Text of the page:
Frequency response

This chart shows the Solarises’ right-channel response compared with a few other midpriced earphones: the Fidue A85 Virgos, Campfire’s own Comet earphones (which cost less than one-seventh as much, but I was curious to see if there was a family resemblance), and the AKG N5005s, the earphones that currently best conform to the “Harman curve,” shown in research by Harman International to be the preferred in-ear headphone response for most listeners. The Solarises’ response does look similar to the other brands, just flatter.

Waterfall

The Solarises’ spectral decay (waterfall) chart shows no significant resonance at any frequency within the range of this measurement (i.e., above 200Hz).

THD

The Solarises show a little more distortion than I’m used to seeing in high-end earphones, and the distortion seems to be coming mostly from the midrange driver; it’s about 1 to 2% at the fairly loud level of 90dBA, and a little above that at 100dBA. That may seem like a lot of distortion if you’re used to looking at amplifier distortion numbers, but in speakers, headphones, and earphones, this level is barely, if at all, audible.

Isolation

In this chart, the external noise level is 85dB SPL, and numbers below that indicate the degree of attenuation of outside sounds. The Solarises’ isolation is maybe a hair better than average for large earphones, although a small earphone such as the Campfire Comet (also shown here) may achieve somewhat better isolation because it can go a little deeper into the ear.

Impedance

The Solarises’ impedance response is very low in the bass, at about 3 ohms. Once the balanced armatures kick in, it rises to 7 to 11 ohms, and the phase shifts positive. This is why the tonal balance changes with high-impedance source devices.

Sensitivity of the Solarises, measured between 300Hz and 3kHz using a 1mW signal calculated for 10 ohms impedance is 115.7dB, which is very high for high-end earphones.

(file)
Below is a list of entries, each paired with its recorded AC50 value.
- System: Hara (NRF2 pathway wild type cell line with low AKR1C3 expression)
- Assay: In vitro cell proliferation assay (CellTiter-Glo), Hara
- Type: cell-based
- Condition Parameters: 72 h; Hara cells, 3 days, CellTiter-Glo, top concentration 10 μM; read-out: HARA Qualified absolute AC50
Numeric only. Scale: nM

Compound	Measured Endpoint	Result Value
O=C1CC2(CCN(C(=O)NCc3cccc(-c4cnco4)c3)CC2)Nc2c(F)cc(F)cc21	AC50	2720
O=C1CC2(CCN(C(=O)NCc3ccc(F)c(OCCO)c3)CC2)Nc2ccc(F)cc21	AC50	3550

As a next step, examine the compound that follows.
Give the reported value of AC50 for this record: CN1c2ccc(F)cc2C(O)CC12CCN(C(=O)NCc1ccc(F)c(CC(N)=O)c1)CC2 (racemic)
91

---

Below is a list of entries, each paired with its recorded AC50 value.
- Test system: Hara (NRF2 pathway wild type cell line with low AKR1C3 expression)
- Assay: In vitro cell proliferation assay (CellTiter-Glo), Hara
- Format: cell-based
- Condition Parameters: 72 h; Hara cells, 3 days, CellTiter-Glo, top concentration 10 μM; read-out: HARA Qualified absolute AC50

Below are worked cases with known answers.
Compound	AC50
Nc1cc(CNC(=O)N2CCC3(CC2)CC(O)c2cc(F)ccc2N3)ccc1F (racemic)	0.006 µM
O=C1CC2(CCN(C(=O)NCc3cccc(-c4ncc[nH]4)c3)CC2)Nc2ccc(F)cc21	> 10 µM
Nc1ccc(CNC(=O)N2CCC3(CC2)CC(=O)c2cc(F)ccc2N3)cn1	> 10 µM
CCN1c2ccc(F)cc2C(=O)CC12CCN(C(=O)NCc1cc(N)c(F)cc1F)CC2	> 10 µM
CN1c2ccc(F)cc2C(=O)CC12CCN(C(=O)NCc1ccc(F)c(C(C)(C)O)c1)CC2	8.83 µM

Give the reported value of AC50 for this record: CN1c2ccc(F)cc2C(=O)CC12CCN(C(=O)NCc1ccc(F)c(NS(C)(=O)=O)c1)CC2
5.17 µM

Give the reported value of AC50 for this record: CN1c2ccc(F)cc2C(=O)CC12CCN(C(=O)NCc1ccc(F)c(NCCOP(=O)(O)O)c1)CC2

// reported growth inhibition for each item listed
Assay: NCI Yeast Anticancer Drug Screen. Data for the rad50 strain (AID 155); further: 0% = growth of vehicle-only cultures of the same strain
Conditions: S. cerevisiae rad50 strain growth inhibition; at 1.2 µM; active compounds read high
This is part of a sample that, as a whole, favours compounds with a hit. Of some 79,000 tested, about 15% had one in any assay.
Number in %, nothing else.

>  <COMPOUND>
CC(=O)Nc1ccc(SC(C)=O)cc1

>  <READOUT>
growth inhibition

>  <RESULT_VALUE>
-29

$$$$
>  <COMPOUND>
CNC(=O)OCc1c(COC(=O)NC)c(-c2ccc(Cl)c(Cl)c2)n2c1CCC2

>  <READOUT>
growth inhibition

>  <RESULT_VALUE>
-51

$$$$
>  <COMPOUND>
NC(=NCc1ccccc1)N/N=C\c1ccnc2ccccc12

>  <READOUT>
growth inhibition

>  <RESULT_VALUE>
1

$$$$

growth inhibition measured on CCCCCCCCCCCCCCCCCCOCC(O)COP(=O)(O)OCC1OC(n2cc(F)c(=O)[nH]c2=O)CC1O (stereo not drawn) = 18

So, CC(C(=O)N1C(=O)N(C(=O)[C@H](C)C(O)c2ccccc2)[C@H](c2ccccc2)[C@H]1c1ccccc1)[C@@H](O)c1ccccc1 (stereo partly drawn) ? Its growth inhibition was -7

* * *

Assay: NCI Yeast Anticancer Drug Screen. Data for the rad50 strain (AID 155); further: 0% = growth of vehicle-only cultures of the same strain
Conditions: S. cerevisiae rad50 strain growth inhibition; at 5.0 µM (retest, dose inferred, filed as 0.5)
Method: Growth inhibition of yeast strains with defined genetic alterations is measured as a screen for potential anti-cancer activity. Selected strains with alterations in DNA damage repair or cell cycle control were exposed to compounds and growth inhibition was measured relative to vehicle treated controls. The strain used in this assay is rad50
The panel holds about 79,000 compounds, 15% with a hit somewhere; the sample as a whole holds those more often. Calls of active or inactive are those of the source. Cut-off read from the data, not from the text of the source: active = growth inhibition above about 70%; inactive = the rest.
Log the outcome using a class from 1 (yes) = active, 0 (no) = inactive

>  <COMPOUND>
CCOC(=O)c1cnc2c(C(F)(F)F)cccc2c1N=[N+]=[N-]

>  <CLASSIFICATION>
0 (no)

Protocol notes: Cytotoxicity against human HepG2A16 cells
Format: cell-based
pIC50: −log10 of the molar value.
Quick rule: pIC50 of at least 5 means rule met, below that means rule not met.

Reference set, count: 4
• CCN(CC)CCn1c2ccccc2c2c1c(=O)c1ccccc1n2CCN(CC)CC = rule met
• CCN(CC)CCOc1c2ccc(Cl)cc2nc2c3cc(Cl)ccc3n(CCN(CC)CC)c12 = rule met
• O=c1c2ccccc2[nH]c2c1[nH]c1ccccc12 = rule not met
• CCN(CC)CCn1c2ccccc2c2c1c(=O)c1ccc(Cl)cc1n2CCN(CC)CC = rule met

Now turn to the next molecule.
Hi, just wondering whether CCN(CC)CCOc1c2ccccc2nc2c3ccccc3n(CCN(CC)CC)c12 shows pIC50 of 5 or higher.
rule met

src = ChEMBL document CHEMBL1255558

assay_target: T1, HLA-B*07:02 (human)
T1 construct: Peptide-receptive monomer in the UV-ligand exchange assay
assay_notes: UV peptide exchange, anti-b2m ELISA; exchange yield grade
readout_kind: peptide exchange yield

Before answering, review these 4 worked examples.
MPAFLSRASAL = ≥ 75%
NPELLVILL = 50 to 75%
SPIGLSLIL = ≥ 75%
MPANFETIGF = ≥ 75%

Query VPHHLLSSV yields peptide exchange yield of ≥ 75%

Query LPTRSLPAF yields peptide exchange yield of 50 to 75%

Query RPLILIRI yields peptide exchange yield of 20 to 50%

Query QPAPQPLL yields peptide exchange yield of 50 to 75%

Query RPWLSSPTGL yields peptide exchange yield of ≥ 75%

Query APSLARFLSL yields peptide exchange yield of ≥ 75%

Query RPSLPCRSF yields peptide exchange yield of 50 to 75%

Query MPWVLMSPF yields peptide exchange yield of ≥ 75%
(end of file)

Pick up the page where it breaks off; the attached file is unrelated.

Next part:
. . . Brent Butterworth
This email address is being protected from spambots. You need JavaScript enabled to view it.

Reviewed on: SoundStage! Solo, November 2018

I measured the XFree Tunes using a G.R.A.S. Model 43AG ear/cheek simulator/RA0402 ear simulator, a Clio 10 FW audio analyzer, a laptop computer running TrueRTA software with an M-Audio MobilePre USB audio interface, and a Musical Fidelity V-CAN amp. On the Model 43AG, I used the new KB5000 and KB5001 anthropomorphic simulated pinnae for most measurements, and the older KB0065 right pinna for certain other measurements as noted. For measurements in Bluetooth mode, I used a Sony HWS-BTA2W Bluetooth transmitter to get the signal to the earphones. These are “flat” measurements; no diffuse-field or free-field compensation curve was employed.

Frequency response

The above chart shows the XFree Tunes’ frequency response measured in Bluetooth mode with the new KB5000 and KB5001 anthropomorphic simulated pinnae. If that upper bass hump centered at about 150Hz were instead centered at about 70Hz, this would be pretty close to a “textbook” frequency response for over-ear headphones.

Frequency response

This chart compared the response of the XFree Tunes using Bluetooth versus using a wired connection. There is bass roll-off below 50Hz with the Bluetooth connection, but otherwise the plots are effectively identical. It’s possible that the roll-off could be due to the signal gating I had to use to counteract Bluetooth’s latency, but I got the same result no matter how I set the gate, so I suspect the bass roll-off is inherent to the sound of the XFree Tunes in active (i.e., Bluetooth) mode.

Frequency response

This chart shows the XFree Tunes’ right-channel frequency response measured with the KB0065 simulated pinna (which I’ve used for years) and the new KB5000 simulated pinna, which I recently switched to because it more accurately reflects the structure and pliability of the human ear. This is just for sake of comparison with older measurements of mine.

Frequency response

Here you can see how the XFree Tunes’ tonal balance changes when they’re used with a wired connection into a high-impedance source, such as a cheap laptop or some cheap professional headphone amps. There’s barely any change at all, just a roughly 1dB drop in bass response centered at about 55Hz.

Frequency response

This chart shows the XFree Tunes’ right-channel response compared with two other over-ear headphones in Bluetooth mode with noise canceling off: the NAD Viso HP70s and the Bowers & Wilkins PXes. I also included Sony MDR-7506es, the over-ear model that currently best conforms to the “Harman curve,” shown in research by Harman International to be the preferred over-ear headphone response for most listeners. While it’s difficult to determine exactly what headphones sound like based on comparison charts like this, it’s pretty clear that the XFree Tunes have some excess upper bass energy, perhaps to offset their relatively modest bass response.

Waterfall

The XFree Tunes’ spectral decay (waterfall) chart looks clean except for some resonance around 300Hz, but it’s down to -30dB within 12ms, which is equivalent to four cycles at 300Hz.

THD